There are nine basic types of chemical change-

Thermal decomposition

This isn't a reaction because there is only one substance involved. The substance is heated and breaks down into simpler substances. The cracking of hydrocarbons is a good example of this.


Any reaction that gives off heat is exothermic. A fuel burning is an exothermic reaction.


An endothermic reaction requires heat to make it work. This heat is used to form chemical bonds. Extracting iron from haematite is an endothermic reaction - it needs a lot of heat from the coke to keep it happening.


A neutralisation reaction involves an acid and an alkali reacting together to give a neutral solution (often a salt), along with water.


A displacement reaction involves one element which is more reactive than another element displacing it and taking its position. For instance, Magnesium + Iron Sulphate -> Magnesium Sulphate + Iron.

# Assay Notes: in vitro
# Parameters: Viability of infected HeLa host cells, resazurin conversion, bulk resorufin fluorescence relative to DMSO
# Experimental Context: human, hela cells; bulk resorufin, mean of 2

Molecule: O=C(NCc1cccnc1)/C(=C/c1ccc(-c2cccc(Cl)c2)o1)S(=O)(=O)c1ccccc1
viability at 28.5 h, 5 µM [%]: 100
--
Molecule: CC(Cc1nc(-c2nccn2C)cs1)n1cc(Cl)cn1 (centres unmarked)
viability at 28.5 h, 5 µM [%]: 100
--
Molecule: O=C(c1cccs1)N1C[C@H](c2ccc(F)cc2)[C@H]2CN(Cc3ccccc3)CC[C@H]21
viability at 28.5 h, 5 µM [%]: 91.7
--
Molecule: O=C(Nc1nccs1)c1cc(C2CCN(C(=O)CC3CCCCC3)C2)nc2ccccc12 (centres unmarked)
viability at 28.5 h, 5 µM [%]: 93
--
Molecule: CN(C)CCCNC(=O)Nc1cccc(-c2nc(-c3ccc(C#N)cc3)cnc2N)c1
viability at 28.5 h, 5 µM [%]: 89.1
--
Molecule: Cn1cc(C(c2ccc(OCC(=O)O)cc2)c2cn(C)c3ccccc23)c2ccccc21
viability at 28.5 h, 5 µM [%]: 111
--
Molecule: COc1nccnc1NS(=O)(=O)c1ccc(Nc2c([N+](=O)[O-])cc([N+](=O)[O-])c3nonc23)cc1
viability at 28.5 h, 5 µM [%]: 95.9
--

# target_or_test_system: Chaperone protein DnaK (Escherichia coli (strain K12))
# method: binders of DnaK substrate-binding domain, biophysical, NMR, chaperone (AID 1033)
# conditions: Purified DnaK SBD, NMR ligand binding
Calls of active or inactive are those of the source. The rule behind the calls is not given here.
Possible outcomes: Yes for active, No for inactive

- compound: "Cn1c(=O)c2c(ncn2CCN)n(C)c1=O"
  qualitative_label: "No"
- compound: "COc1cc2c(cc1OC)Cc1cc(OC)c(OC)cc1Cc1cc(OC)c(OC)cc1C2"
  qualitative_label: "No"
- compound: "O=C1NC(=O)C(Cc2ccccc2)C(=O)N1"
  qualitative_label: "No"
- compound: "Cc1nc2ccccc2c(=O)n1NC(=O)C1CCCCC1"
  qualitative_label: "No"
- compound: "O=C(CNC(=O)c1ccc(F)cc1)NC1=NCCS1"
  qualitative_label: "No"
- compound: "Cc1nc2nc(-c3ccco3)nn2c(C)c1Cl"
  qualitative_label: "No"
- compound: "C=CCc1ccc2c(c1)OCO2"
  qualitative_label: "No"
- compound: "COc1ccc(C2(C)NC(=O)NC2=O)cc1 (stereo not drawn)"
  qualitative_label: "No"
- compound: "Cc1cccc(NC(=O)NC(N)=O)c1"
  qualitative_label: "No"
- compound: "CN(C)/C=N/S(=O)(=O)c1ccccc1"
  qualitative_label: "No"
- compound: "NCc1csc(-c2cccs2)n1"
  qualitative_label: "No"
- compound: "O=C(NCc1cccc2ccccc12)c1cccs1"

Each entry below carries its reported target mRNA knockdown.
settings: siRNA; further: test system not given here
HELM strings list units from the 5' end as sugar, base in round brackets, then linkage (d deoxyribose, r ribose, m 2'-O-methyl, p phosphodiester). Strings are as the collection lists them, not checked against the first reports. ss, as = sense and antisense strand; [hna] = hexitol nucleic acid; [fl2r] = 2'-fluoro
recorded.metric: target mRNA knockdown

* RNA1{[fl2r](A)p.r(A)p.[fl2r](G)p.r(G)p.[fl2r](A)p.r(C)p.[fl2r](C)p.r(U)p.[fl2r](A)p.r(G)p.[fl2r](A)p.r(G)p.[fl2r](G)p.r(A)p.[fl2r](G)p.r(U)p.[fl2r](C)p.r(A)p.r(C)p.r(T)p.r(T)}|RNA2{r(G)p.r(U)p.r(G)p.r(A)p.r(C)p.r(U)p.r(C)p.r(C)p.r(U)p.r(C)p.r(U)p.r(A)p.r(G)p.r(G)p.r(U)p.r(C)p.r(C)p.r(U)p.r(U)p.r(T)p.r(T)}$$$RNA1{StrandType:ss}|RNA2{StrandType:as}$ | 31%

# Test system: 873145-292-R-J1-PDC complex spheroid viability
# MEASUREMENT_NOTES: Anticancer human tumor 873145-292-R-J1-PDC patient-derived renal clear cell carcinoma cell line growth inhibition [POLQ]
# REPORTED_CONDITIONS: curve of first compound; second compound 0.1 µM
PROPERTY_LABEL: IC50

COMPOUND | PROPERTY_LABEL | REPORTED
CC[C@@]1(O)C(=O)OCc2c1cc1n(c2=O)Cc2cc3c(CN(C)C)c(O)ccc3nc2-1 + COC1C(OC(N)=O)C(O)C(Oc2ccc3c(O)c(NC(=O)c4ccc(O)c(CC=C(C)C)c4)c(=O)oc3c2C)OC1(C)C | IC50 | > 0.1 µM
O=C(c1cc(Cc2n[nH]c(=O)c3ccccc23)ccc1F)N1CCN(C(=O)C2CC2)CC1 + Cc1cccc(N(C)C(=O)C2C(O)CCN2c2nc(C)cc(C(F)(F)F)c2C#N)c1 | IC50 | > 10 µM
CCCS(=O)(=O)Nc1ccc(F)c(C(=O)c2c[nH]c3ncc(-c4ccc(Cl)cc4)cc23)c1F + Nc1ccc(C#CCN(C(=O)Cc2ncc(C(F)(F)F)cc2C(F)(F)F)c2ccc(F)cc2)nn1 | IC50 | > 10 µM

This is a reaction where two solutions react, forming a solid that sinks to the bottom. This solid is said to "precipitate out".


Oxidation is the loss of electrons, by the addition of oxygen. For instance, iron becoming iron oxide is oxidation.


The opposite of oxidation, this involves the loss of oxygen and the gain of electrons. Iron oxide is reduced to iron.

Reversible reactions

These reactions can quite easily both go ways - i.e. the products can easily be changed back into the original reactants.

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